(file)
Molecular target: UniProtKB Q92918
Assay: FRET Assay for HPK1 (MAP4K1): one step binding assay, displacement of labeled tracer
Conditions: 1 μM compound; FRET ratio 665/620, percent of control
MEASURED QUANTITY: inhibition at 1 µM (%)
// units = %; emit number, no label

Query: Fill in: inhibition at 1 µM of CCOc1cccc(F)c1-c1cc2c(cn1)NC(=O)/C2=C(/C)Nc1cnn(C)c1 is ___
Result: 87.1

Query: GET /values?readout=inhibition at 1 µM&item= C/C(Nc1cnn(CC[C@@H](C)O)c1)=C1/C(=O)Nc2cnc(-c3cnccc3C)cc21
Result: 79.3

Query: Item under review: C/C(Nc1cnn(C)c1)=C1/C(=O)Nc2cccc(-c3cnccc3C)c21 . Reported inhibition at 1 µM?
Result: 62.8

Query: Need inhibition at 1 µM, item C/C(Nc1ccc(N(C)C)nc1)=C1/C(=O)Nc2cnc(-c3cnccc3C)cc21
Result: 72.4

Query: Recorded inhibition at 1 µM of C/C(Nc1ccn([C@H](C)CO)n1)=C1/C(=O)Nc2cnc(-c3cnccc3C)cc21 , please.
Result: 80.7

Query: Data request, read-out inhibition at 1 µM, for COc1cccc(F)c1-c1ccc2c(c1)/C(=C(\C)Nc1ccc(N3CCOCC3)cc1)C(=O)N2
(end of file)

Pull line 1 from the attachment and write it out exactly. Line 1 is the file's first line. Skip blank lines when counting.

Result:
Molecular target: UniProtKB Q92918